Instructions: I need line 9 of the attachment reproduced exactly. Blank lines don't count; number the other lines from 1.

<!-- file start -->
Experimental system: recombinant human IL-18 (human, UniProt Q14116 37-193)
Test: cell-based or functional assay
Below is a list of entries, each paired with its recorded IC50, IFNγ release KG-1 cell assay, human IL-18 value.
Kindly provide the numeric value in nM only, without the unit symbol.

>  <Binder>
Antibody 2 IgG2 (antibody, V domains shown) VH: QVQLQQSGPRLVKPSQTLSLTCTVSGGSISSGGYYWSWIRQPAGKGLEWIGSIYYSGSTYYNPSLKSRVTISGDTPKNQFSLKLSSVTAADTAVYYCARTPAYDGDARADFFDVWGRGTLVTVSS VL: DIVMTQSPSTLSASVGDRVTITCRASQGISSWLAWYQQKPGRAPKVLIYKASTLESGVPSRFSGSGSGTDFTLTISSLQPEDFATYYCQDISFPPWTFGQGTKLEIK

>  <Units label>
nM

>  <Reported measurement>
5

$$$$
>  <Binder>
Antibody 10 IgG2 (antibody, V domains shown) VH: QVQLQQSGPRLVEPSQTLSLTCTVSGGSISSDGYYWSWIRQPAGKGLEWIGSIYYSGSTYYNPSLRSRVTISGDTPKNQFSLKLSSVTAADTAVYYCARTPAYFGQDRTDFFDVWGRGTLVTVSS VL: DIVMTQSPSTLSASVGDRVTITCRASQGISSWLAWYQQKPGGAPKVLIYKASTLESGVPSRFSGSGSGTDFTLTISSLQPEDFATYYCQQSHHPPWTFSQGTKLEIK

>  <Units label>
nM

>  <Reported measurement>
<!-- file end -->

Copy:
>  <Reported measurement>